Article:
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Turning up the volume

Last time I left you I think we were wondering the desolate streets of Beirut. Well things definitely picked up - until 8am :)

We spent the whole night and day with sweet Aileen, a young chinese girl who was taking a long weekend break away from working in the admin dept of a Jordanian factory. Her planned travel buddy was unfortunately turned away from the syrian border earlier in the day because they managed to find out that she had previously travelled to Israel. Poor lass. Aileen decided to go on alone, having never done anything like that before, and so we adopted each other in the taxi. We had a great day wandering around the bullet ridden streets, wandering round the smart redeveloped streets, going on the so-bad-its-good ferris wheel, swimming in the Med, chilling out in the green oasis of the American University, watching the street carnival in the student area and introducing Aileen to her first taste of Italian food (!) and her first Gin and Tonic.

There is a strange atmosphere sometimes. There are some beautiful old buildings with a definite old french feel - all balconies, shutters and frills round the edge - alongside the smart sleek modern buildings. But the old buildings are completely peppered with bullets, as are some of the monuments. It's hard to believe this city centre was a warzone. The new buildings definitely outnumber the old, although you wouldnt get that impression from our photos which is why i mention it :) There is no other sign that anything happened here, no one talks about it. But during the night of the festival people were letting off fireworks in the next street along and there were some very nervous looking people around. Sitting where we were we couldnt see the fireworks in the sky but could hear the explosions and echos through the streets and see the casings drop to earth and it certainly gave us a small window into what it must have been like in those streets during the 1980s.

We left Aileen to get a well earned nights sleep while we headed out with Sebastien, a super fun german guy we immediately hit it off with in our hostel, to a well known club in Beirut called B018. In Beirut people dont really start their night till after dinner which doesnt start till 9, so the bars get going around 12 and the clubs at 2. Our kind of town:)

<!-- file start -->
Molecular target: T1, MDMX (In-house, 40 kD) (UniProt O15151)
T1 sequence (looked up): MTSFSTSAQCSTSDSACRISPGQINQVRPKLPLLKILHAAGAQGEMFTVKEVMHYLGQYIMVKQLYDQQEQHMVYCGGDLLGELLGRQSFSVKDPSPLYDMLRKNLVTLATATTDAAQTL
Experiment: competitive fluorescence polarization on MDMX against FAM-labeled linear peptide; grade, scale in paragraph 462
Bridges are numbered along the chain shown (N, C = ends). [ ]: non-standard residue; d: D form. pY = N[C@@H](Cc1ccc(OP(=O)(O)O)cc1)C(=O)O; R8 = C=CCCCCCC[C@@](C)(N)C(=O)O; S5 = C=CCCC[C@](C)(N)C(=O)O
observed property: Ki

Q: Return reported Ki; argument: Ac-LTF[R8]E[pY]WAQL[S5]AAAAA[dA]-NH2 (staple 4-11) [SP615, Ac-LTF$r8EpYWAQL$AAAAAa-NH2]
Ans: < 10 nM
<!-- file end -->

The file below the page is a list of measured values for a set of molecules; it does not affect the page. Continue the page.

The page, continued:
It was a lovely little one room club, good crowd, staff tolerant to our late night cork-throwing silliness, we could dance on the tables and the roof opened several times during the night and sunrise.

We all happily fell into our beds at 8am that morning with sore feet and sore cheeks.

Only to drag ourselves out of bed at 2pm and off for some more sightseeing to the Jeita grotto: a 2km lonng cave chock full of the biggest stalegtites/mites you can imagine. All tastefully lit and even included a boat trip to reach the lower caves. A perfect cool, jaw-droppingly awesome place to spend an afternoon's hangover. We headed back to catch the second day of the street festival including local bands and food stalls - all very Dulwich - but we flagged and headed back to see if we could catch Sebastien again to potentially perk us up. Instead we met two lovely dutch girls - Amy and Daun - on the roof for some nightcap beers and together watched the dormant rooftop nightclub over the road get louder and louder and glitzier and flashier: not unlike our experience of the city itself.

Posted by rachndave 23:38 Archived in Lebanon Tagged sea history festivals cave clubbing

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Dear Rachel, where is your present stop´╝čIt was really a wonderful memory in beirut with u and dave, hope you having the great travelling.

by Aileen

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